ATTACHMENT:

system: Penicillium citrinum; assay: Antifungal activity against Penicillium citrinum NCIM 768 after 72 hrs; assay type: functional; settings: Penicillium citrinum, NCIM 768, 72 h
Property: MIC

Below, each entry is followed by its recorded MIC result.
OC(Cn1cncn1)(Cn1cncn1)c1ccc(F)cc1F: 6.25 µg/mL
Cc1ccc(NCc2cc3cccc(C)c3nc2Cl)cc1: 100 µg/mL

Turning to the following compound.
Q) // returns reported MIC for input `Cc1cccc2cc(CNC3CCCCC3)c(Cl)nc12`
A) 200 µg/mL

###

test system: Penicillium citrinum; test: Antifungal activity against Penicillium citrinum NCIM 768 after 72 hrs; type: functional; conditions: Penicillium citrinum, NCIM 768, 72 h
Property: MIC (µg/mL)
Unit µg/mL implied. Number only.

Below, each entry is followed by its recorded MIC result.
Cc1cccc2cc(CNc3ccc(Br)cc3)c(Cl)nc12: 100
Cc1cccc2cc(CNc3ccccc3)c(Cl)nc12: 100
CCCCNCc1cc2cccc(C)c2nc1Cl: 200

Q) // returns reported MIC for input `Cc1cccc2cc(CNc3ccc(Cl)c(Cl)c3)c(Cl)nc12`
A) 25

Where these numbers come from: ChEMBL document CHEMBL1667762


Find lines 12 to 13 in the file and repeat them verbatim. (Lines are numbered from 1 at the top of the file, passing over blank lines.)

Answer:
Unit µg/mL implied. Number only.

Below, each entry is followed by its recorded MIC result.